Monday, September 30, 2019

September #cbadspotlight - Spotlight on Alma and How She Got Her Name with Author/Illustrator Juana Martinez-Neal


Today I'm shining the spotlight on Juana Martinez-Neal,
author/illustrator of #cbadspotlight pick & Caldecott Honor book 
Alma and How She Got Her Name 
and also illustrator of La Princesa and the Pea, La Madre Goose: Nursery Rhymes for Lost Niños,
Babymoon & Frybread: A Native American Family Story
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What's in a name? For one little girl, her very long name tells the vibrant story of where she came from — and who she may one day be.
If you ask her, Alma Sofia Esperanza José Pura Candela has way too many names: six! How did such a small person wind up with such a large name? Alma turns to Daddy for an answer and learns of Sofia, the grandmother who loved books and flowers; Esperanza, the great-grandmother who longed to travel; José, the grandfather who was an artist; and other namesakes, too. As she hears the story of her name, Alma starts to think it might be a perfect fit after all — and realizes that she will one day have her own story to tell. In her author-illustrator debut, Juana Martinez-Neal opens a treasure box of discovery for children who may be curious about their own origin stories or names.
Thank you, Juana, for joining me for a #cbadspotlight guest post today!

Hi, there! I’m Juana Martinez-Neal, author and illustrator of Alma and How She Got Her Name and Alma y cómo obtuvo su nombre, published by Candlewick Press. 

It is hard to believe that it has been almost eighteen months since ALMA was released. As this book was the first one that I both wrote and illustrated, I didn’t know what to expect. I am happy to report that the experience has been unbelievable and that ALMA has changed my life. 


Seeing how ALMA has been welcomed into schools, libraries and homes has been heartwarming to say the least. Thinking of all the name stories shared by children and their families during these past months has been moving. With that in mind, I would love to dedicate this post to everyone and anyone who has taken the time to include ALMA in their lives. A special thank you to all the teachers and librarians who have shared ALMA with their students.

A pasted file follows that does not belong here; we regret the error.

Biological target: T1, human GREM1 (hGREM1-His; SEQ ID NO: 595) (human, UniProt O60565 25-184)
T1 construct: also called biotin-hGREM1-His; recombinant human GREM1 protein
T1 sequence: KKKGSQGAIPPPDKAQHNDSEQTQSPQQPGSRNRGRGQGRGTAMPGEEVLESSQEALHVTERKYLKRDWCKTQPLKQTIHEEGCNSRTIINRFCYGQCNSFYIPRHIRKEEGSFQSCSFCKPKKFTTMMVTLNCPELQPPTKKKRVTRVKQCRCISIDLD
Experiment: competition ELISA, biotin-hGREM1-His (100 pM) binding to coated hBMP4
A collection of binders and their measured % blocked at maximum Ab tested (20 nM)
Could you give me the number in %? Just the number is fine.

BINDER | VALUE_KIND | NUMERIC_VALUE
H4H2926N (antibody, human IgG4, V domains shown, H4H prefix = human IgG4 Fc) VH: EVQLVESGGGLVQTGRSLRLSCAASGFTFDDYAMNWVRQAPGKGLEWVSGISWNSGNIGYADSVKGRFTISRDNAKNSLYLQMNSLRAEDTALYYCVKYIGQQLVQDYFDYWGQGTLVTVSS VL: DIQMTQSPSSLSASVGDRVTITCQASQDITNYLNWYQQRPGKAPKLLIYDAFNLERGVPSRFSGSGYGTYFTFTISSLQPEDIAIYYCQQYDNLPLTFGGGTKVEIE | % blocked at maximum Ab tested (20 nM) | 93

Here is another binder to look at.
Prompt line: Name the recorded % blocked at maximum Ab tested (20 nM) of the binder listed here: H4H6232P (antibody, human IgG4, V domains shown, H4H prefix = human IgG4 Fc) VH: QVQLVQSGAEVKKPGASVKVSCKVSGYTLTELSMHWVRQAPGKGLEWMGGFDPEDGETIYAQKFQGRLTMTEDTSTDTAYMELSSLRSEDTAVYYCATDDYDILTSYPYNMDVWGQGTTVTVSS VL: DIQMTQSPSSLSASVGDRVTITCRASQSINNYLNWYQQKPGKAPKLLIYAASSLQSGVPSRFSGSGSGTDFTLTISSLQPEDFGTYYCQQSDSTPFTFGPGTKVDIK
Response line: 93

Sometimes I get to see posts and peek at how ALMA is shared in the classroom. I love this so much that I will share some of those posts here. Earlier this month, Mrs. Ramirez a teacher at Lancaster Elementary in El Paso, TX, posted a picture of how her classroom read the book and then discussed it. You can see how the students shared their family trees and name stories. Reading the “wonders” her students had was truly touching: 

“I wonder if Alma goes to school.”
“I wonder if Alma had friends.”
It is a yes to both those wonders.


In a classroom in Chicago, IL (@DrydenLMC) first graders made their names with lego blocks.
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In Henrico, VA, Mrs. Lingerfeld’s second graders created their names with maker materials. Then, went home, interviewed their families to find out about their origin name stories, and recorded their responses in Flipgrid.

Anna Lingerfelt (@anna_lingerfelt @hcpslib) shared how 1st graders built names for their lego wall after reading ALMA.

Younger grades at a school in Liberty, TX worked on creating their names with playdough.

Ms. Sebastián in Austin, TX had her students work on nameplates. The second graders went home and found out the stories behind their own names. The following day, they got a chance to share their name stories with their friends. 

I was stunned to see the activity Mrs. Miller and Ms. Amabile developed for her fourth graders in Edison, NJ. One of my very favorite posts!

Mrs. Sterns (@mrs_sterns) in Nebraska had a similar and empowering activity for her young ELL students. 
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Some teachers have used ALMA to talk about identity. I love hearing that as Alma’s search for her own identity is a key part of the book. Ms. Rodrigo is a dual language teacher in Barrington, IL. She and her fifth graders worked on identity webs.

Here is how Ms. Carr and her first graders in Los Angeles, CA discussed identity after reading the book.

Mrs. Robles from El Paso, TX went deeper and shared details about Peru with her students. For those of you who don’t know, I was born and raised in Peru. And, I was so taken to see what Mrs. Robles had done that we got in touch. We had a super fun Skype visit with her third grade Dalmatians.
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I would not be here writing this post if it wasn’t for Jillian Heise's support and her brilliant #ClassroomBookADay and #cbadspotlight. She has been a huge supporter of ALMA since the very beginning.

I hope this post sparks some ideas on how YOU can include ALMA in your classrooms. If you post what you do, feel free to tag me at @juanamartinez (twitter) or @juanamartinezn (instagram). I’d love to see what you are doing, too! You can always visit this page (bottom of the page) for other resources, activities, discussion guides and more on ALMA.

Alma and I wish you a very successful school year. Thank you, from the bottom of our hearts!  

Keep reading, keep going, keep sharing your stories!


Be sure to check out all of the #cbadspotlight choices for this school year!
Visit classroombookaday.com for more information on #classroombookaday,
a goal to read aloud a picture book every day of the school year, at any grade,
inspired by Donalyn Miller's #bookaday.

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